Design Facilitations 101 for Online/Distance Education: The ‘Crowded Cabin’ Challengeby : Ben Zweibelson
Original blog post can be found here: https://benzweibelson.medium.com/design-facilitations-101-for-online-distance-education-the-crowded-cabin-challenge-35b74c2d36ee
Groucho: “Listen, I’m getting the manicure. Get out of here, will you?”
Manicurist: “Did you want your nails long or short?”
Groucho: “You better make them short. It’s getting kind of crowded in here. I don’t know. This isn’t the way I pictured an ocean voyage. I always visualized myself in a steamer chair with a steward bringing me bouillon.
Chico: “Come on, Riccardo. You couldn’t get bouillon in unless they brought it in through a keyhole.”
[Knock at the cabin door]
Engineer’s assistant: “I’m the engineer’s assistant.”
Groucho: “I had a premonition you were going to show up. The engineer’s over there in the corner. You can chop your way right through. Is it my imagination, or is it getting crowded in here?
Chico: “I got plenty of room.”
[Another knock at the cabin door]
Young Woman: “Is my Aunt Minnie in here?”
Groucho: “You can come in and prowl around if you want to. If she isn’t in here, you can probably find somebody just as good.
In March 2020, like most educators and facilitators (as well as most everyone else) realized that the COVID pandemic was going to radically change everything, including how we approached design education and facilitation. Previously, our team had done most everything in person, with only peripheral and supplementary content done remote or as ‘pre-course work’ before attending an in-person resident course or facilitation event. We all needed to convert something that was not really intended for online semi-autonomous or autonomous education such as systemic design into a viable exportable education module for the U.S. Special Operations Command and other Department of Defense as well as international partnered entities quickly. It would have to be online, and in this case, be in a semi-autonomous format where people quarantined, working from home, or on a deployment somewhere in the world could do at their own pace, remotely while still having some sort of group and facilitator-led design experience.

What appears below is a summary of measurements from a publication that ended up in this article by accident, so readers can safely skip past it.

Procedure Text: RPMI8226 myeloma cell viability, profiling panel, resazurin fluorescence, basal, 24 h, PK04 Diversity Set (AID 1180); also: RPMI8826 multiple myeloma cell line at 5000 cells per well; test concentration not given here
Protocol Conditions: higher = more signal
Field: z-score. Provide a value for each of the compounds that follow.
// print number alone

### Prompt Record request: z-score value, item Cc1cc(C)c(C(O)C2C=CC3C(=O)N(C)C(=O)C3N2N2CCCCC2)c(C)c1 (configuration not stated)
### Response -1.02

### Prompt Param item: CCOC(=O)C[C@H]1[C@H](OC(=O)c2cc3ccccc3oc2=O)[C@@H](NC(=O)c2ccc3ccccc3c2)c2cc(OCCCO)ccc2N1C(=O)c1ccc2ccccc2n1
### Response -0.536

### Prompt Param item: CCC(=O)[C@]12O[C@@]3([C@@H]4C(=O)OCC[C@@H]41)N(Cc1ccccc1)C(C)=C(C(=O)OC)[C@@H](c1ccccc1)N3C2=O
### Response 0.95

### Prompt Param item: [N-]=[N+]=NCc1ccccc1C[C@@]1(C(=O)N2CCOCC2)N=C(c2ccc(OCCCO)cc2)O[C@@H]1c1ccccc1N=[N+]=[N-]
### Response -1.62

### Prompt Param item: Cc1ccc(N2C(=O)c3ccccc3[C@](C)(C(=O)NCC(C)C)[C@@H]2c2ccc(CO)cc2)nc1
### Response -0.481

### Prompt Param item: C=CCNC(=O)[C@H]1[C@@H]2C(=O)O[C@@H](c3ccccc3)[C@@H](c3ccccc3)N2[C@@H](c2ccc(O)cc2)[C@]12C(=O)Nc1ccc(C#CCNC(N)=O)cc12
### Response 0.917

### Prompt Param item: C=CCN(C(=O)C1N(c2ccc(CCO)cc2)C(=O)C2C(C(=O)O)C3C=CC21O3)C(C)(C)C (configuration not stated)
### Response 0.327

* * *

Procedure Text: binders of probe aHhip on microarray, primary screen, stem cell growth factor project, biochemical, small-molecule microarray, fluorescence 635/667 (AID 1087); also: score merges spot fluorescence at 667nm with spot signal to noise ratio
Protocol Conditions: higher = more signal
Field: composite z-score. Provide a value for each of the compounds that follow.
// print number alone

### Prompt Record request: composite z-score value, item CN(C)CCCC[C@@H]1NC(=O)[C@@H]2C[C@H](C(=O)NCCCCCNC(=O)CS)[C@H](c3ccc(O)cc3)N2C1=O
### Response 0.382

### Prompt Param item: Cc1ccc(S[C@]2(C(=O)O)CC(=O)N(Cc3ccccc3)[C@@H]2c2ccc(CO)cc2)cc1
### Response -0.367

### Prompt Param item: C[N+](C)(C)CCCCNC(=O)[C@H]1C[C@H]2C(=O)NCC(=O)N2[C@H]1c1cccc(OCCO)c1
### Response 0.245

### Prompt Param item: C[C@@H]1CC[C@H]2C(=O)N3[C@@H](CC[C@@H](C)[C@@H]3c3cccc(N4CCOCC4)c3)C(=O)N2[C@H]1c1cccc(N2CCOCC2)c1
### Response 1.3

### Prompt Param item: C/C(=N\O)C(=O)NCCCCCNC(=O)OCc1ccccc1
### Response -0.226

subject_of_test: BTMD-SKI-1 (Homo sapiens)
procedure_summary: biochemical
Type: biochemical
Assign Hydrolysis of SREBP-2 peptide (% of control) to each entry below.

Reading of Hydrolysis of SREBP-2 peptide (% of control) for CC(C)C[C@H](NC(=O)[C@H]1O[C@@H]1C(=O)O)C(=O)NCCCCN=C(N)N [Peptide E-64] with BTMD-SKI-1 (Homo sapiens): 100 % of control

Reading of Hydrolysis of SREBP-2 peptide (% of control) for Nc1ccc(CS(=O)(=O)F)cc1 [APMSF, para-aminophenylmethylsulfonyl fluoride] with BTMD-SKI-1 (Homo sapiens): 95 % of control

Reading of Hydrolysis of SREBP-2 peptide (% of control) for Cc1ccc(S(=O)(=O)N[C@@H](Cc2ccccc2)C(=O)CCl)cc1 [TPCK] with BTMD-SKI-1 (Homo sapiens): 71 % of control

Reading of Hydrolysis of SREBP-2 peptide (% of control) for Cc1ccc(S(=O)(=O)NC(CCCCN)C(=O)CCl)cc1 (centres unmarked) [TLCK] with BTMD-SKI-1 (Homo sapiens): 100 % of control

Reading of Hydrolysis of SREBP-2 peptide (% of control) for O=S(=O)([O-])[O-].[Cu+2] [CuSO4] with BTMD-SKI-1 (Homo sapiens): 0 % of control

Our team already had a host of modules, online material and deep design content online as we had converted all design education to a ‘flipped classroom’ andragogic model in 2018. Yet students might access the core lessons but how were we going to convert all of the unique and often improvised design facilitation exercises from classroom to remote computer, where design teams would be scattered across the planet? We decided first to generate a semi-autonomous, flexible online design course that would span six weeks, but within each week the students could decide where they would do their autonomous 6–8 hours of design work as per their own schedules, with the students uploading their design work and then attending a weekly 1-hour facilitated online video session with the entire class and our design facilitators. Each week would feature an arrangement of assigned design articles, video lessons, blogs or podcasts as well as a weekly ‘design challenge’ that usually produced a drawing, sculpture or some creation that the students had to upload to the online classroom portal.
Thus, each week there would be a ‘show and tell’ in a virtual sort of experience, with students getting to see how others in the class took on the design weekly challenge, and all students required to place a chat entry on at least two student deliverables, generating a nice decentralized, rhizomatic sort of design student interaction that would be monitored and at times curated by the online facilitators. Then, during the hour-long live session, each student would get five minutes to talk to the group and using the digital online image of their deliverable, perform a ‘share screen’ and discuss their work. In this series of design facilitation Medium articles, I will showcase each design challenge and explain the facilitator aspects, the educational outcomes, the andragogic approach (theory), as well as present various student deliverables. This series is intended for any interested design educators that wish to add more tools to their kitbag, whether they are executing online autonomous or semi-autonomous education or they need an in-residence assignment for their seminar. These all are dual-use in that they can easily be homework or in-class assignments or executed entirely online in a pure autonomous mode.